WeWork Signals The Downfall Of Traditional Facilities Management
WeWork began as a provider of shared working spaces in 2010. Founded and headquartered in New York, the firm has expanded to 21 countries across Central, North and South America, Europe and the Asia Pacific. The privately held company was valued at $20 billion in 2017. The firm, not content with shared working spaces, has embarked on an ambitious plan to develop a market for Space-as-a-Service (SPaaS) – and will force traditional facilities management firms to adapt or fail in the process.
WeWork is developing the concept of SPaaS through five key strategic moves. The firm has:
Expanded its client focus to include enterprise customers. WeWork’s initial customer based revolved heavily around providing shared workspaces for entrepreneurs, freelancers, startups and small businesses. Since 2016, the firm has begun to court large enterprise customers such as Microsoft, whose New York-based sales staff is now provided with WeWork space and membership benefits. WeWork defines enterprise customers as firms with over 1,000 customers. This demographic now comprises 20% of WeWork’s membership and up to 30% of its monthly revenue. Other enterprise companies include firms such as Bank of America, HSBC and Salesforce.
Launched a facilities management service for large enterprise customers. In April 2017, WeWork announced that it will provide design, build and management services to large enterprise clients who want WeWork spaces, but don’t want to share the spaces with other firms. Clients will get the full WeWork experience, such as community activity managers and free fruit water and coffee – just in a private office setting that has been designed, built and will be run according to the WeWork culture.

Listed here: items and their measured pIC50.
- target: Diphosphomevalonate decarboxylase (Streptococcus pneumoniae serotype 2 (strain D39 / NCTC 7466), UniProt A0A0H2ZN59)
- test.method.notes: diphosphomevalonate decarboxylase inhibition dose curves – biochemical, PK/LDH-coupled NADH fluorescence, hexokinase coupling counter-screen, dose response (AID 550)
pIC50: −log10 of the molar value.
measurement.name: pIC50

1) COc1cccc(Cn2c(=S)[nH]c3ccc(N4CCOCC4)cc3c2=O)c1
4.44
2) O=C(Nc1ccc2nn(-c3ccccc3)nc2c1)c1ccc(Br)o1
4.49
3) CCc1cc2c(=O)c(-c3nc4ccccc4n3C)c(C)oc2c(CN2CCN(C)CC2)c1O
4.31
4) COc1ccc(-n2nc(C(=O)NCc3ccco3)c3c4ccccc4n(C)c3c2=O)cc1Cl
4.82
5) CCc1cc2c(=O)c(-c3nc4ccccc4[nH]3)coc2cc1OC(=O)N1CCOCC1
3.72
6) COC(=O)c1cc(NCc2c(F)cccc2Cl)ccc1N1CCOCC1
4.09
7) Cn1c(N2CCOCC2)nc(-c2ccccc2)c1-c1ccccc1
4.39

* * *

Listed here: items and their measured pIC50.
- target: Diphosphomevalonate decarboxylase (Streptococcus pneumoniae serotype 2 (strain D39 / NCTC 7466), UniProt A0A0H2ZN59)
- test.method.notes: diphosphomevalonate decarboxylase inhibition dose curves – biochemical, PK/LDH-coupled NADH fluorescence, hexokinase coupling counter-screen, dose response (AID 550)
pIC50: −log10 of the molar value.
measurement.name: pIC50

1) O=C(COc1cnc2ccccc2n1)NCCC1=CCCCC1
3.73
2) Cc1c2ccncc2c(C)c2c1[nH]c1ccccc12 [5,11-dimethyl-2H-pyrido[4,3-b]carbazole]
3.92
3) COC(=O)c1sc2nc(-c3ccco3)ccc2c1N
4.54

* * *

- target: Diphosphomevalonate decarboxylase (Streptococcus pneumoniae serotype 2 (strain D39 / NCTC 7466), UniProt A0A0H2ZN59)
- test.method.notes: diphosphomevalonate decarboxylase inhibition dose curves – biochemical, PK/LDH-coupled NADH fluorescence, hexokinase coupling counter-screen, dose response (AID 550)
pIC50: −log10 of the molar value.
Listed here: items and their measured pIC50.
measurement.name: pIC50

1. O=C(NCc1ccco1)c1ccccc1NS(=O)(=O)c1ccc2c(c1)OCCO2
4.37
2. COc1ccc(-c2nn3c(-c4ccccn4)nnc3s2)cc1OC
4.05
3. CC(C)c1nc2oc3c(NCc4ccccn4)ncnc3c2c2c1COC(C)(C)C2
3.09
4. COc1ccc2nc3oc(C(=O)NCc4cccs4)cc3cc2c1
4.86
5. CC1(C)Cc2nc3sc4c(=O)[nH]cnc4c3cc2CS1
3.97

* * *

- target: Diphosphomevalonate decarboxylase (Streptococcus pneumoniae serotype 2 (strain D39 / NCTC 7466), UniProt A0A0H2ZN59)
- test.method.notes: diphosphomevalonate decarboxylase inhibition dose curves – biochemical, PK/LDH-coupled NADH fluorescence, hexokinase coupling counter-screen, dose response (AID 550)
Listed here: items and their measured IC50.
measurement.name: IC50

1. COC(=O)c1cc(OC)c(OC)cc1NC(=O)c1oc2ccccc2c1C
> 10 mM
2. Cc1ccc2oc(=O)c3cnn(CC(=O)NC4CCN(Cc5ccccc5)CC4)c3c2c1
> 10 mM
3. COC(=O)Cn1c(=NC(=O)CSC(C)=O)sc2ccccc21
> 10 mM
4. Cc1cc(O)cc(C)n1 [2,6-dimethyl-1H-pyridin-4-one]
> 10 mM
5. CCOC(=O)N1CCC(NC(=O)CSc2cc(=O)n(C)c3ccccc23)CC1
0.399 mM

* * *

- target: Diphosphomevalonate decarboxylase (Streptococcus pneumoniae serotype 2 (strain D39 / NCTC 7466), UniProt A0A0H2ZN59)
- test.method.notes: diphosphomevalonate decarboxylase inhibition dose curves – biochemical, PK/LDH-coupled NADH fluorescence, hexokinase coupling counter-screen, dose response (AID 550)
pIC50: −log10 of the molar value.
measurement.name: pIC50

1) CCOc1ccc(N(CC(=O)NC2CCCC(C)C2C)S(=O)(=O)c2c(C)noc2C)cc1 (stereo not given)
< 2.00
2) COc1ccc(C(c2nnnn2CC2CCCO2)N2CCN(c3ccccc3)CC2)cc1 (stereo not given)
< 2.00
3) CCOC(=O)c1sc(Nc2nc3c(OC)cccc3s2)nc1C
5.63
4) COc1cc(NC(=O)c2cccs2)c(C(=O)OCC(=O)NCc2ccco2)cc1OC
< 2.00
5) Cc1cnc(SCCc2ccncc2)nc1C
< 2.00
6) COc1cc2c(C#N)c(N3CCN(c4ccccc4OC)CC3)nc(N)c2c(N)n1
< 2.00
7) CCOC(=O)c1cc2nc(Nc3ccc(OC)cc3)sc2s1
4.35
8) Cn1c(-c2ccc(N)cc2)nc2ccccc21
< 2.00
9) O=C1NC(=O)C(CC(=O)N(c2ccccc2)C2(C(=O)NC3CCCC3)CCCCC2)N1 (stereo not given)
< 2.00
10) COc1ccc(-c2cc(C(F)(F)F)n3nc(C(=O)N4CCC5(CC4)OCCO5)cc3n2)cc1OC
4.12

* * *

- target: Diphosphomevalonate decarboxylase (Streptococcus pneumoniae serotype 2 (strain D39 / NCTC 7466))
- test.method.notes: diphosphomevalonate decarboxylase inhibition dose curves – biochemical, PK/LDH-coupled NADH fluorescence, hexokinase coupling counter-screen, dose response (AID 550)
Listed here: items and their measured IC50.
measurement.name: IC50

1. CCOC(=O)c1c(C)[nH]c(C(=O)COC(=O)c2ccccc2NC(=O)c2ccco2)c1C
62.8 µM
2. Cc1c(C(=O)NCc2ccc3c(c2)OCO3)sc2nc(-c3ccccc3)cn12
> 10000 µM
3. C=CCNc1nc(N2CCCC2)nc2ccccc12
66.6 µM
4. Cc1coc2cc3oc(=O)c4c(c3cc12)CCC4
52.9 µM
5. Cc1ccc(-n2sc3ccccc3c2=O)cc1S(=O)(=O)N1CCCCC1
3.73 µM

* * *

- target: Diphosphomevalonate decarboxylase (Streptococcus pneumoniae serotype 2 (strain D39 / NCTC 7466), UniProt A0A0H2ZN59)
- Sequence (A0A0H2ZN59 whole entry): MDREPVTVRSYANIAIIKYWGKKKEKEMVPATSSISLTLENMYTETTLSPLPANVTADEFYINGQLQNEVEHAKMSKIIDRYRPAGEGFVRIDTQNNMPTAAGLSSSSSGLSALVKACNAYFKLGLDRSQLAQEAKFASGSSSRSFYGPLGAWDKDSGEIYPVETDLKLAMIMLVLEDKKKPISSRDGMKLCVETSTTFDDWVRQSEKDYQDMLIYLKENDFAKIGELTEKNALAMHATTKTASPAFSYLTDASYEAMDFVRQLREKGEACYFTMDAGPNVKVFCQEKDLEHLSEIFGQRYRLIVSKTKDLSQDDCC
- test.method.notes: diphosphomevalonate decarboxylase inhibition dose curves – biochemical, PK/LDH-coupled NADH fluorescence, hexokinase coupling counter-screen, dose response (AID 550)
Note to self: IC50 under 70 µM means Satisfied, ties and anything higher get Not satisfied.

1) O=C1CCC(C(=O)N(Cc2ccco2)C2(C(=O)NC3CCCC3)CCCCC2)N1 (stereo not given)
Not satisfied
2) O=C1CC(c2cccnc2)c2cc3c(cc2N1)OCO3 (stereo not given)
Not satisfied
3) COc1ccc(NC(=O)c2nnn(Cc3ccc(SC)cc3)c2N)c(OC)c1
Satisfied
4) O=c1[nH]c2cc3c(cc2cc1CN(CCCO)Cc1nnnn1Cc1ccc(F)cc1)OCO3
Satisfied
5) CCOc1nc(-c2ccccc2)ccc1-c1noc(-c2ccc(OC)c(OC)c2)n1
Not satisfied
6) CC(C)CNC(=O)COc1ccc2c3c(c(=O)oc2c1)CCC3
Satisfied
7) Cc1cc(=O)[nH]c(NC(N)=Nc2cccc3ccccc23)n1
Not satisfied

Begun to provide members with a software services store to improve business management. Also in April 2017, WeWork launched its WeWork Services store. The take on the app store provides members with access to office software suites at a discount. The Services store launched with over 100 software and services partners such as Amazon Web Services, Expensify, Hive, Lyft, Office 365, Salesforce and Slack.
Partnered with AirBnB to provide office space to business travelers. The partnership, announced in October 2017 enables business travelers to reserve workspace in one of the 135 WeWork offices that may be at their destination.
Acquired community building firm MeetUp. In December 2017, WeWork announced its acquisition of MeetUp – a website known for facilitating the development and management of interest group communities. The two firms have collaborated in the past with several WeWork facilities hosting MeetUp groups. WeWork members can now expect this collaboration to expand and to potentially open up stronger community building activities.
And that is what all of these strategic moves add up to – proactive community building. WeWork is not just providing a transactional service to customers, based on old service models, that are costly and increasingly ineffective. In today’s millennial-focused atmosphere, it is creating a community that organizations want to be a part of – this is counter to traditional facilities management and will be a disrupting factor.
Traditional facility management firms, such as CBRE, Cushman & Wakefield and JLL should be asking themselves what WeWork will do next. Given WeWork’s expanded strategy, is a partnership with a space management firm such as FM systems or Serraview on the horizon – or possibly an IWMS firm such as Planon or Trimble? Also on this list we have firms such as iOffice who has a strong focus on employee engagement.
To see what else is in store for the real estate and facilities management markets in 2018, sign up for Verdantix’s upcoming webinar Real Estate, Energy and Facility Optimization Technologies: Predictions for 2018.